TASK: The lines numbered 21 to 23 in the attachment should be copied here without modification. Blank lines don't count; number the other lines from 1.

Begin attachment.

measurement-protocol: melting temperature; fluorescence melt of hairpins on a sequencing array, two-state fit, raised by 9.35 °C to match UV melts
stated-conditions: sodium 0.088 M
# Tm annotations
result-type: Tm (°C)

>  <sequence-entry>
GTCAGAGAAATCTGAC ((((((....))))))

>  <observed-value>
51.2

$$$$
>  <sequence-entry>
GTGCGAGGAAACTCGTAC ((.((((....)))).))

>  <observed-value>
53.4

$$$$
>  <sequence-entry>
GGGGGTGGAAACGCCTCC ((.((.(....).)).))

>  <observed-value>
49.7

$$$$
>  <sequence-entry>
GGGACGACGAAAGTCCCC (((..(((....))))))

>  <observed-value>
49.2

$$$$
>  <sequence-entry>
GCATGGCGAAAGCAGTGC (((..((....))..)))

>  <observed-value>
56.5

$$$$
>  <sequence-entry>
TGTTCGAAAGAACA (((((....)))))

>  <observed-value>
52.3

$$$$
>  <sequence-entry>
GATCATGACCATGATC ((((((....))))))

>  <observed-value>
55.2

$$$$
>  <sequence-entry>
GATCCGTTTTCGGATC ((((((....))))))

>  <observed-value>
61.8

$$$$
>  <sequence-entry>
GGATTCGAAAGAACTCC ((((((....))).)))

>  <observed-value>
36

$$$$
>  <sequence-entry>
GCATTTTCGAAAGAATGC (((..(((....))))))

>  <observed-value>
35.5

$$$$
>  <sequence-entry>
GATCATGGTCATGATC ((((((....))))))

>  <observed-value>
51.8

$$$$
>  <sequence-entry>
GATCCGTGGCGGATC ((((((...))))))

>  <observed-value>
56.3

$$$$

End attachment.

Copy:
GGGACGACGAAAGTCCCC (((..(((....))))))

>  <observed-value>
49.2